Don't ask John Carpenter to pick his favorite movies from his own back catalog. If he had to make a playlist for a festival, he said, "I'd program Howard Hawks movies or pornography."
Fortunately for the director of such classics as Halloween, In the Mouth of Madness, and They Live, Robert Rodriguez's El Rey Network is on hand to provide that retrospective. May 10 sees the launch of The Director's Chair series, as Rodriguez interviews Carpenter on a legendary career in film making.
The pair sat down in Los Angeles last week, and Rodriguez seems to be aiming for a show that will do for directors what Inside the Actors Studio does for performers. Announcing the series, he called it "an intimate forum for the wildly unexpected conversation that ensues when passionate people discuss their fascination with this art form and can share what they have learned about the industry they love. This is an opportunity to do a deep dive into what makes some of these great minds tick."
The show kicks off a mini-marathon of Carpenter films, with The Fog (1980) Assault on Precinct 13 (1975) and Escape from New York (19981). But don't expect Carpenter to stay glued to the tube for the whole thing. "I don't watch my own movies," he said. "I can't stand it. Are you kidding me? Why should I do that? It's pain, man. The instant they start, I see everything I did wrong" "
According to Carpenter, he's not that interested in living in the past. In fact, he's only kept one prop (the tentacle-riddled Miss Pickman from In the Mouth of Madness) from his entire career. He said, "I got offered one of the Christine cars, and I stupidly turned it down. Those things were cherry."
There's a hint of a workaholic about Carpenter. Not only a prolific director. he's also scripted many of those films, and composed some of the most memorable soundtracks (no Carpenter, no Halloween "du-du-du-du-du-du-Doo!') That said, he admits that he'd rather have someone else do the scripting for him. "Writing and directing is too hard work," he said. "You guys actually write for a living. I don't know how you do it."
But sometimes turning a script his way could be a tough challenge. Take 1981's The Thing, his first feature for a major studio. Initially, he didn't even want to take the project on, because Howard Hawks' The Thing From Another World was actually one of his favorite movies. Moreover, he was afraid that an update would just feel outdated. "In 1980, you couldn't make a 1950s movie," he said. "There was nothing in the old film that we could really use and modernize it." So he turned to Hawks' source material, John W. Campbell, Jr.'s book Who Goes There? "I came up with the idea of going back to the novella, which is the imitation business, a creature that can perfectly imitate other life forms, and (scriptwriter) Bill Lancaster took that and ran with it and came up with some great ideas."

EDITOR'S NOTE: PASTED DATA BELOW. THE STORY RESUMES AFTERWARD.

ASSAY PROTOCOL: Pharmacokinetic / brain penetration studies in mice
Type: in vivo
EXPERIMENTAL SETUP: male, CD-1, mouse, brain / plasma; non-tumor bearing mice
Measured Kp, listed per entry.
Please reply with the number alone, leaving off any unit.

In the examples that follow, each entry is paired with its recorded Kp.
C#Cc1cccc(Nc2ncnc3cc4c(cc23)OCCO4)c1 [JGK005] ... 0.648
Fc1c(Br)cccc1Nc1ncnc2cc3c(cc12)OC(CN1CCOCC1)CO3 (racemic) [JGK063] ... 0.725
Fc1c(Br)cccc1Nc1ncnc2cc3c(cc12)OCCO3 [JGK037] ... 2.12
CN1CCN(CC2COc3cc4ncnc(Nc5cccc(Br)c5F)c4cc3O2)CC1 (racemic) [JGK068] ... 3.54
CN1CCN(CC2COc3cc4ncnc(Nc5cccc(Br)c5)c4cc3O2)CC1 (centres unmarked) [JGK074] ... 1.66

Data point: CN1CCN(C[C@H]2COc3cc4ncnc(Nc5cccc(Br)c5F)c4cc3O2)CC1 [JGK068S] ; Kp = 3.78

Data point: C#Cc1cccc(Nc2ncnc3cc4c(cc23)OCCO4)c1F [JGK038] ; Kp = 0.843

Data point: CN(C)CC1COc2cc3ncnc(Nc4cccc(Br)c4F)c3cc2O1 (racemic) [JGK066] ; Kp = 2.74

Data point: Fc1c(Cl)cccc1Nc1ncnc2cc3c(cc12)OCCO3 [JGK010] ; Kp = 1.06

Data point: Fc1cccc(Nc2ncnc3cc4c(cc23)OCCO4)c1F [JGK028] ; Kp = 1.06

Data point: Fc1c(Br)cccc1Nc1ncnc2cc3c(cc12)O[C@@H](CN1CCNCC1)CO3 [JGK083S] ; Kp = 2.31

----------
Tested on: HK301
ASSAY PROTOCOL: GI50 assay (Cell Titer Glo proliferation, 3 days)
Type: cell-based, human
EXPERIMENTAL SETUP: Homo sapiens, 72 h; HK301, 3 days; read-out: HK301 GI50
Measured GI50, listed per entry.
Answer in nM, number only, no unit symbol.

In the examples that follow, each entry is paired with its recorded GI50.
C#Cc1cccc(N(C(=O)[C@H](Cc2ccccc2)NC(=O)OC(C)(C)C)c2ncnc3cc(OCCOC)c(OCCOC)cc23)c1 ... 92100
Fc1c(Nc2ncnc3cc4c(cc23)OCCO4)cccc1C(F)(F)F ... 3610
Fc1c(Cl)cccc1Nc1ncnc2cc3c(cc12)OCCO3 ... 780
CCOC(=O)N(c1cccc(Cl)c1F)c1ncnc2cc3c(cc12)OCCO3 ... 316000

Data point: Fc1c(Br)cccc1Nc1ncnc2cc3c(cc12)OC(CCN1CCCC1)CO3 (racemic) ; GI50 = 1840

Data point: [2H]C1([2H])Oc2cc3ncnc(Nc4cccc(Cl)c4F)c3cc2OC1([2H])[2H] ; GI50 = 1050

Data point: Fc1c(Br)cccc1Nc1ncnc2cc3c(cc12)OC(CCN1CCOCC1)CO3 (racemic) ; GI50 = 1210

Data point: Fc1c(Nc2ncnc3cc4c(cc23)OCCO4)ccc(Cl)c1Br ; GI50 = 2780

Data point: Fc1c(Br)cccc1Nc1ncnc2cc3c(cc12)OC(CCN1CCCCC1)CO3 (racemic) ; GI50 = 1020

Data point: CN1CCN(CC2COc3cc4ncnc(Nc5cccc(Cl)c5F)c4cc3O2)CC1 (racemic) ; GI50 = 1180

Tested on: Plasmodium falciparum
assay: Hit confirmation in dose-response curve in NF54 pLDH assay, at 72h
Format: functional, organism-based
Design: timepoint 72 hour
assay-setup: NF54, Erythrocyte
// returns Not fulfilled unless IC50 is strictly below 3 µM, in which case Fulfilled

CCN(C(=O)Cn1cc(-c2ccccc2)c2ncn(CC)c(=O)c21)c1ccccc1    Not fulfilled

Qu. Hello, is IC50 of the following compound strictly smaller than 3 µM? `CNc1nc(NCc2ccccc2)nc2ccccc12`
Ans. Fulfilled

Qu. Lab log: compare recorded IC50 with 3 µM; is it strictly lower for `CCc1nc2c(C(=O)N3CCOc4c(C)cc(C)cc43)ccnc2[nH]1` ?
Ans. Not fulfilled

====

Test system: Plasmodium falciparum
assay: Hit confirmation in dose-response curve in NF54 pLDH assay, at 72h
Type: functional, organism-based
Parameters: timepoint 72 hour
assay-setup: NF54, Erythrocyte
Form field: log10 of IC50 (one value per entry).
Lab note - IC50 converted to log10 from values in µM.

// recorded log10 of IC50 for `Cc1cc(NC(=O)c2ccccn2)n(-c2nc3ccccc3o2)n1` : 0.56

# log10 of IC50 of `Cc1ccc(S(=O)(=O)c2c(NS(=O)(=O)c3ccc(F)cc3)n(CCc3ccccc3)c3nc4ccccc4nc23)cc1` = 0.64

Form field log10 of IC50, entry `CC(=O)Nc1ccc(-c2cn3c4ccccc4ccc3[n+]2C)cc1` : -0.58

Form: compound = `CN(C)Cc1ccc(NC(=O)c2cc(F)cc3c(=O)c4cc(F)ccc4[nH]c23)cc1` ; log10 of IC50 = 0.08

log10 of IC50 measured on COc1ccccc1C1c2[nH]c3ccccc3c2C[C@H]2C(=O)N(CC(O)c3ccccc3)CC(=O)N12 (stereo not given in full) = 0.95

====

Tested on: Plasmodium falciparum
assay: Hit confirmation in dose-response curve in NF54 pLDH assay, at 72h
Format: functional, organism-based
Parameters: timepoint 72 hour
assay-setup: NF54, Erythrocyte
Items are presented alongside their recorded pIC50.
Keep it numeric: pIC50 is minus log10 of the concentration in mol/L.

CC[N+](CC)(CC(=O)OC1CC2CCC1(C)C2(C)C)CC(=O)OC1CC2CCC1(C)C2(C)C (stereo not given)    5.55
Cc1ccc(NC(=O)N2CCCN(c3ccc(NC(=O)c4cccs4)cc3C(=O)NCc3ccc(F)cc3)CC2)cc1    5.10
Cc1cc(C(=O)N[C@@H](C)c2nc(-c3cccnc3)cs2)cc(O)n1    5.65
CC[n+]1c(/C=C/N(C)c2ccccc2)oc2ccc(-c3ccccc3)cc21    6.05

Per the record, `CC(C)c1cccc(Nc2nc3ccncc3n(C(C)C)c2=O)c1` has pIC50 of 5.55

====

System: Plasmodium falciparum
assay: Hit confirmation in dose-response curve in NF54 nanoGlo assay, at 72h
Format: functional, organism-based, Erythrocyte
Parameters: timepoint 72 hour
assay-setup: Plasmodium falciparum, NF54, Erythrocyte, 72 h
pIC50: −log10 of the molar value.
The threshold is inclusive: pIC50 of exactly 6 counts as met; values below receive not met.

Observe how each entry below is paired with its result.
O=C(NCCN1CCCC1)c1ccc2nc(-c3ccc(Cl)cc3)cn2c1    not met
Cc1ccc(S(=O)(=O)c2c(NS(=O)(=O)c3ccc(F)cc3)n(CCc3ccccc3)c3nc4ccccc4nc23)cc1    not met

Even after it was completed, he still had troubles. Studio executive Sid Sheinberg didn't like the nihilist ending, with MacReady (Kurt Russell) and Childs (Keith David) set to freeze to death in the Polar snows. Carpenter recalled, "[Sidney] said, 'Think about how the audience will react if we see the thing die with a giant orchestra playing. I said, well, gosh, it's the end of the world. There's no way out." Carpenter suggested a compromise: Cut off the final scene of the two men, and show preview audiences that version and the fuller cut. He said, "It didn't test any different, so I said, 'Nah, we're going to keep the ending we've got.'"
After 2010's The Ward, he's still been working on a series of projects but "they'll all have to wait until the MBA playoffs are over. That's the most important thing in my life right now."
There are dream projects out there, such as a big screen adaptation of survival horror game Dead Space, and he'd recently pitched a film to Blumhouse, but they turned him down. "So I guess I won't be working for them." He's always wanted to make a Western, but as he noted, there's no financing for them. "Plus," he said, "at my age, you don't want to deal with all that horse shit."
That's one of the oddities of Carpenter's career: That the man that made Kurt Russell into Elvis and saw Jeff Bridges as an intergalactic romantic lead, who scripted seminal thriller The Eyes of Laura Mars is often seen as 'just' a horror guy. But he's OK with that. He said, "I grew up with science fiction and horror, I love it, and I wouldn't trade that for the world. I got to be John Carpenter. What the hell?"
El Rey Network Presents: The Director's Chair and Carpen-Terror mini-marathon starting 12pm Central, May 10. The show and marathon repeats at 7pm.
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